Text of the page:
Kim Komando, Special for USA TODAY
The weekly - sometimes daily - security scares that occur with the Java programming language are starting to remind me of the old whack-a-mole arcade game.
Researchers or hackers discover a major flaw in Java. Java's developer, Oracle, whacks it with a patch. Another mole pops up. Oracle whacks it with a patch.
Many experts say Oracle is losing this game, or isn't trying very hard to win. And computer users are paying the price.
When a vulnerable version of Java is active in a Web browser, visiting a compromised website is all it takes for crooks to sneak malware on to your computer. In most cases, you won't even know the site is compromised until it's too late.
Here's how to stay safe: Stop using Java - or stay on top of the upgrades and use Java a lot more guardedly.
I'm going to help you do just that.
But first: What the heck is Java, and why is it capable of scalding your computer?
First developed back in 1995, Java became ubiquitous almost overnight because it allowed programmers to write one program and use it on Windows, Apple OS X and other operating systems.
Today, Internet browsers use Java for interactive Web content, such as popular online games. Computers use it to run useful programs such as the free Office alternative LibreOffice, and Adobe Creative Suite. And Java is pre-installed on most new systems. It's estimated that Java is running on 850 million computers around the world.
It's no wonder Java is a major target for hackers. It doesn't help that users frequently don't know it's installed and run outdated versions.
Java's security holes woke up Apple users last year when more than 600,000 Macs became infected with the Flashback malware that targeted Java.
Since then, moles have kept popping up through other holes. In response to the most recent exploit, the Department of Homeland Security a couple of weeks ago recommended that all Internet users disable Java in their browsers.
Apple and Mozilla have turned off Java plug-ins automatically in the latest editions of the browsers Safari and Firefox, respectively. In Safari's case, as of January 31 the plug-in is blocked by OS X security and can't be turned back on until the next version of Java is released. But it doesn't hurt to double-check that Java is turned off.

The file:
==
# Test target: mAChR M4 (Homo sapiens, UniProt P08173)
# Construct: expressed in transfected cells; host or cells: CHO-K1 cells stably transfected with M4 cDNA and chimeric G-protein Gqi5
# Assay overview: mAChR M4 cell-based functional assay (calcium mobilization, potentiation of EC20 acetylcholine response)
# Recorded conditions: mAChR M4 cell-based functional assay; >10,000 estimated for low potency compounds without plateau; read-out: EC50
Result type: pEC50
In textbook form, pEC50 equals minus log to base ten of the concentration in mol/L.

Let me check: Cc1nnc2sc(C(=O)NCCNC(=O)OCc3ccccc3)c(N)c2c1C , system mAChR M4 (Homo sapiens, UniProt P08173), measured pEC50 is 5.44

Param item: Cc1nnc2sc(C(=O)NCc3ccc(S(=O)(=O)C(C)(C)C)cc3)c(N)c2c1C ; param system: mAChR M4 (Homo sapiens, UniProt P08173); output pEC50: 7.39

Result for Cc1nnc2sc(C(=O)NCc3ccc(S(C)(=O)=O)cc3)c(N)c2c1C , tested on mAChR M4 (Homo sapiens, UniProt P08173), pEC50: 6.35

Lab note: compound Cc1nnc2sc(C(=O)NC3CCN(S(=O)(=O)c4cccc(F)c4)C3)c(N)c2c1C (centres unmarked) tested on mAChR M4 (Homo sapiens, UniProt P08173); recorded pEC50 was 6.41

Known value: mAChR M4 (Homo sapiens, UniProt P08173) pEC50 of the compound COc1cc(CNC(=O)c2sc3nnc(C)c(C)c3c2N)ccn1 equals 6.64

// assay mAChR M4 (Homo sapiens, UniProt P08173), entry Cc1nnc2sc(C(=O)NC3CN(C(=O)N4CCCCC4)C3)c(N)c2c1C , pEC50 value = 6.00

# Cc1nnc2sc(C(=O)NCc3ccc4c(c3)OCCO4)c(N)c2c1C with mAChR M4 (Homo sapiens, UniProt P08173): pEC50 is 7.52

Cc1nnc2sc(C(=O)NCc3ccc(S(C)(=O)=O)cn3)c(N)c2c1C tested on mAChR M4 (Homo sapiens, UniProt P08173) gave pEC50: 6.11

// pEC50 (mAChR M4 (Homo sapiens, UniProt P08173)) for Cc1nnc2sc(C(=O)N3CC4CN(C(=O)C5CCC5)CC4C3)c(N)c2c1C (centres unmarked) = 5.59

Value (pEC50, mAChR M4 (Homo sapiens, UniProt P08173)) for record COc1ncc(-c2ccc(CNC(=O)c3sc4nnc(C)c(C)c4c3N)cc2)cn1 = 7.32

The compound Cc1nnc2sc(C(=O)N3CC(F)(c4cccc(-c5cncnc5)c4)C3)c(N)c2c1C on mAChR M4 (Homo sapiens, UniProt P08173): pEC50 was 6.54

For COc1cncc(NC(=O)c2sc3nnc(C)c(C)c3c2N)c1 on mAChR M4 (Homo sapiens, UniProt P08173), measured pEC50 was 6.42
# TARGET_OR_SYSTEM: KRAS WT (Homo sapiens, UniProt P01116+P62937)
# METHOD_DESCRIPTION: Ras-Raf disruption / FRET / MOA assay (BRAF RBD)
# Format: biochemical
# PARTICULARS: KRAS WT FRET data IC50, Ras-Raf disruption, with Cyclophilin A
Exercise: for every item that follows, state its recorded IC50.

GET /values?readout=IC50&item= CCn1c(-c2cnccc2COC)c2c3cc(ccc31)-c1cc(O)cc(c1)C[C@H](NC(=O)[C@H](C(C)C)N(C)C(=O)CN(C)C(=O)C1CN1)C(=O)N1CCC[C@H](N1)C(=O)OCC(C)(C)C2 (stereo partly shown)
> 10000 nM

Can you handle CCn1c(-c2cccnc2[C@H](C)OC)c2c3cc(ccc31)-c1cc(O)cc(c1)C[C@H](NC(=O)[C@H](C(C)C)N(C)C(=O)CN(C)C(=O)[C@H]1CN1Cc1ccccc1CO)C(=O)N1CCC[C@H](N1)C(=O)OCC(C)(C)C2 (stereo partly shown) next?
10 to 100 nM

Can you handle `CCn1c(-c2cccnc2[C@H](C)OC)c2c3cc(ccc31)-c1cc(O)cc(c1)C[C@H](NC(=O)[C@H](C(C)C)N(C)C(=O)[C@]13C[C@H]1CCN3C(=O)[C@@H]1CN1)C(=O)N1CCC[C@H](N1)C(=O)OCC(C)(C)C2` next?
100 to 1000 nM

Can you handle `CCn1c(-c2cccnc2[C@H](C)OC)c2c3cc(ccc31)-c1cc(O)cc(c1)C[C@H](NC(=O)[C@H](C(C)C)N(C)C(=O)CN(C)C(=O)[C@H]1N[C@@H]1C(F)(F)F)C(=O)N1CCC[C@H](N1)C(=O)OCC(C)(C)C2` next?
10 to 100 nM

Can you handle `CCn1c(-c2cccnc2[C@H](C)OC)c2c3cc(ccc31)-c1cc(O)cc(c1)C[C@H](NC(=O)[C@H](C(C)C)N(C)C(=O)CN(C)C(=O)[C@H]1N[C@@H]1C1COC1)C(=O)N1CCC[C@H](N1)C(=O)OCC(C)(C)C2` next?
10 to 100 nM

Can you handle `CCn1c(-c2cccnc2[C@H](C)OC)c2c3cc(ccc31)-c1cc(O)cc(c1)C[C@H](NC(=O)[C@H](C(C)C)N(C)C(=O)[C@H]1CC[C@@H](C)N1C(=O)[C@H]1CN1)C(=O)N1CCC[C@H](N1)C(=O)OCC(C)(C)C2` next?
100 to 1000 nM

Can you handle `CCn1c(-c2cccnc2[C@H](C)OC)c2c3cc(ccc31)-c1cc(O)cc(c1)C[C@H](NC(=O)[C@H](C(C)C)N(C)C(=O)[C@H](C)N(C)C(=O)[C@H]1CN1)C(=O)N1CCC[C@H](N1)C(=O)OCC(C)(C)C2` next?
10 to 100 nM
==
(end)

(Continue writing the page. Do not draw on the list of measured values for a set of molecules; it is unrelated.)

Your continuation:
Fortunately, the latest version of Java has a one-click button just for that purpose. That's handy because disabling it manually was a hassle, especially in Internet Explorer.
First, make sure you have the most recent version of Java from Oracle's site. The latest release as of this writing is Version 7 Update 11.
To bring up Java's new security settings, go to Start>>Computer and type "Javacpl.exe" in the search bar.
If it doesn't appear, you may have to find it manually. Go to Start>>Computer and open your Local Disk (C:). Go to Program Files (x86)>>Java>>jre7>>bin and scroll down until you see "javacpl.exe". On 32-bit computers, the file is in Program Files>>Java>jre7>>bin.
Run javacpl.exe to load Java's control panel and select the Security tab. Uncheck the box that says "Enable Java content in the browser." Then restart any browsers you have running.
Mac users can find the setting by going to System Preferences and clicking on the Java icon - it looks like a steaming cup of coffee.
This will disable Java in your browser, but still let you use it for desktop programs.
Although it's safer to run Java for a desktop program, it's best to get it off your machine if you don't need it.
In Windows, go to Start>>Control Panel and click the Uninstall a program link. Find Java on the list of programs - you might see multiple installations of Java 6 and 7 - and uninstall any versions you see.
In OS X 10.7 and 10.8, go to Macintosh HD/Library/Java/JavaVirtualMachines/ and remove the 1.7.0.jdk file. Older versions of OS X might be running Java 6.
Even if you're keeping Java, you want to make sure you only have the latest version installed. Older versions leave your system vulnerable. Follow the steps above to remove the older versions.
If you need Java for a website or two that you know are absolutely trustworthy, you can enable Java briefly using the security control panel and then disable it again. Just make sure you stay on the trustworthy site while Java is enabled.
Kim Komando hosts the nation's largest talk radio show about consumer electronics, computers and the Internet. To get the podcast, watch the show or find the station nearest you, visit www.komando.com. E-mail her firstname.lastname@example.org.